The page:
Karissa Hahn, a 33-year-old breast cancer survivor from New Jersey who was diagnosed in 2009 when she was pregnant, underwent surgery, chemotherapy and radiation to treat stage 3 cancer. She said when her treatment ended, her oncologist recommended she check in with her every three months for the first six months, then every six months after that. When elevated blood pressure and an ear infection cropped up during that time though, Hahn went to see her primary care physician who helped her manage both conditions successfully. She also visited a midwife for other health needs.
She said it was up to her to decide where to get her care. "It was hard to know whether I should call my oncologist or my primary care physician," said Hahn, who recently learned her cancer has returned.
Study author Hudson said more bridges need to be built between oncologists, primary care physicians and cancer survivors.
"Right now, it's all on the patient," said Hudson. "The primary care physicians need a guide for care, especially for early-stage cancer survivors. We need practical guidelines that say, 'Here's what you do for this type of cancer patient.'"
In the meantime, she said patients can ask lots of questions. "They need to be proactive with their oncologists about asking them how and when they transition back to primary care."
The U.S. National Cancer Institute has more on post-cancer care.
SOURCES: Shawna Hudson, Ph.D., associate professor, family medicine and community health, The Cancer Institute of New Jersey, New Brunswick, N.J.; Catherine Broome, M.D., associate professor, medicine, and medical oncologist, Georgetown University, Lombardi Comprehensive Cancer Center, Washington, D.C.; Linda Jacobs, Ph.D., R.N., director, The LIVESTRONG Survivorship Center of Excellence, University of Pennsylvania, Abramson Cancer Center, Philadelphia; Karissa Hahn, New Jersey; September/October 2012, Annals of Family Medicine
Copyright © 2012 HealthDay. All rights reserved.
Wed Sep 19, 2012 08:41 PM
Doctors and even dentists appear to be unaware of problems caused by medication /chemo and radeotherapy for cancer treatment . I absolutely agree that it is important that cancer patients need long term care from cancer specialists . At the moment I have real problems with my joints and have trouble sleeping because of the pressure on my joints . Pain killers are the only thing that Dr appear capable of supplying . There is never any communication concerning my previous treatment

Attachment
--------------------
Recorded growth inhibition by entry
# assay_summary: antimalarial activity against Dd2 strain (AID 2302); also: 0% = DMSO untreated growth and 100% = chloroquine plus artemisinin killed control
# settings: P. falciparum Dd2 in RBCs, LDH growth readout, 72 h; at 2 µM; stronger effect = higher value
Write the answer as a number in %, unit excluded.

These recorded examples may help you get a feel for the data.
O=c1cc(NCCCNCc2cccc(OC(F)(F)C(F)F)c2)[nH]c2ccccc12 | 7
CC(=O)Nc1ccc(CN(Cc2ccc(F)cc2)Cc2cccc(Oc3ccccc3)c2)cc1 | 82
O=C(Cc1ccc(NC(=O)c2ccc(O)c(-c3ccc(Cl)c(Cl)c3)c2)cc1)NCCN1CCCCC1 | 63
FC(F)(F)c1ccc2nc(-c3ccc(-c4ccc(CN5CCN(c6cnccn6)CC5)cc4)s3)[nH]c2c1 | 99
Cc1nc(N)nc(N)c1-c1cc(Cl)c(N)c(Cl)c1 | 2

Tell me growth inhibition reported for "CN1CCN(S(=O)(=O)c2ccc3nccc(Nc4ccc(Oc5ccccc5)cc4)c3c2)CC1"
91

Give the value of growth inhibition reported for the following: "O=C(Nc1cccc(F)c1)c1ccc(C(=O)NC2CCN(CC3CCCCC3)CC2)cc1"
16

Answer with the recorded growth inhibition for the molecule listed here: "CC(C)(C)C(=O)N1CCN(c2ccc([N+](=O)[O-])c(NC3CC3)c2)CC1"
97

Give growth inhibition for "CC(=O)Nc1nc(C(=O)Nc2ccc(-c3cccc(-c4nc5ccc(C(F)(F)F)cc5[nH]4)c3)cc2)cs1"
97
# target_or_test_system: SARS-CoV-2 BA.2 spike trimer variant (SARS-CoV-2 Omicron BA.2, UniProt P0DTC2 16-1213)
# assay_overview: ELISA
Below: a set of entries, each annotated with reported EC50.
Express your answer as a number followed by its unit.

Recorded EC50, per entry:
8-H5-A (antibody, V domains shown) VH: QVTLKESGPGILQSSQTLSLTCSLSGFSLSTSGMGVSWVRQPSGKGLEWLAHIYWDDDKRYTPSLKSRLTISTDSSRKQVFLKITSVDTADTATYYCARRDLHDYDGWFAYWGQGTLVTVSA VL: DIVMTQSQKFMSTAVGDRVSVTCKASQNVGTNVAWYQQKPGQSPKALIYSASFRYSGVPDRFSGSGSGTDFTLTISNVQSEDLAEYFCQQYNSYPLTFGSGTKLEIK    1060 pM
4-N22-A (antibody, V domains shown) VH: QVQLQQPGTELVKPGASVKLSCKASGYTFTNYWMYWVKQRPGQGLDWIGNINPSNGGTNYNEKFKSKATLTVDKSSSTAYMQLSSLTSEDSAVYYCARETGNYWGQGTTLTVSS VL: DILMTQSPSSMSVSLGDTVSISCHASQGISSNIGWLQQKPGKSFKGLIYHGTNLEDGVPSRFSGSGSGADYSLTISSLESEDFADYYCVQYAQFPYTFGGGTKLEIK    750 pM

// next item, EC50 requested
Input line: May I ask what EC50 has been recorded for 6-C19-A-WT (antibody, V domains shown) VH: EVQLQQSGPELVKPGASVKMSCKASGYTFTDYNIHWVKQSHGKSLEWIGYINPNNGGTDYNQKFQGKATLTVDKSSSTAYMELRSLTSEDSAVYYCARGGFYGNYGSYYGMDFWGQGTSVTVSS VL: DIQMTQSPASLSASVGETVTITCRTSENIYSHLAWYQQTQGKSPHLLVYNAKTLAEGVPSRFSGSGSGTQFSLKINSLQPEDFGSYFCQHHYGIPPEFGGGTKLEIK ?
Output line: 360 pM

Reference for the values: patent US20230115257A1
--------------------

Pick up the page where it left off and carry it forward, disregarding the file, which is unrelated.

Wed Sep 19, 2012 09:35 PM
This is pretty much a no brainer people. What primary physician knows anything about cancer care? At least 90% of all questions asked of my primary doctor are referred back to the oncologist or surgeon. My primary doctor and I agree on the following; He does not have any idea what is in my neck, has no idea what my throat should look like, and therefore has no idea how to treat pain or other issues. Cardio vascular doctor mystified by an artery that is not apart of normal human anatomy. Since simple issues like a common cold no longer exist, why should I have a primary care doctor? I have had 5 years worth of "I don't know" from dozens of visits that cost not less than $175 each. I don't know about other people but I do not believe that "I don't know" is worth $175 where there exists no reasonable expectation of any other reply.
Wed Sep 19, 2012 10:07 PM
Thu Sep 20, 2012 02:04 PM
As a long-term survivor (30+ years) I am so glad to hear this issue being addressed! I couldn't begin to count the number of times I've struggled with 'who do I call for this...?' Or 'should I be concerned about this...?' with no clear answer. Especially now as a long-term survivor. Early on in my recovery I frequently got a response indicating "you're doing so much better than anyone expected, why worry about trivial things..." Now there seems to be a need for long-term survivorship care as a whole new field. What a wonderful thing!!
Fri Sep 21, 2012 04:57 PM
Agree completelly that only oncologists know effects of radiation and chemo. I have survived 7 years after being treated for both tonsilar and tongue cancers. When I developed a swallowing disorder 2years post, I was treated by a number of specialists for: duodenal ring by Gi, Refered to GI by ENT, told I was just afraid to swallow by second ENT. Finally found oncologist on line who specialized in Head and Neck cancers. Subsequentially, learned about my disorder at support group meeting at cancer center.
Sun Sep 23, 2012 09:57 PM
I'm one of the lucky ones as my MD is also an oncologist and hope she'll be able to treat me for minor medical problems as my Hemotologist/ onocologist is 2.5 hours away. I can imagine how hard it is to have to choose whom to call......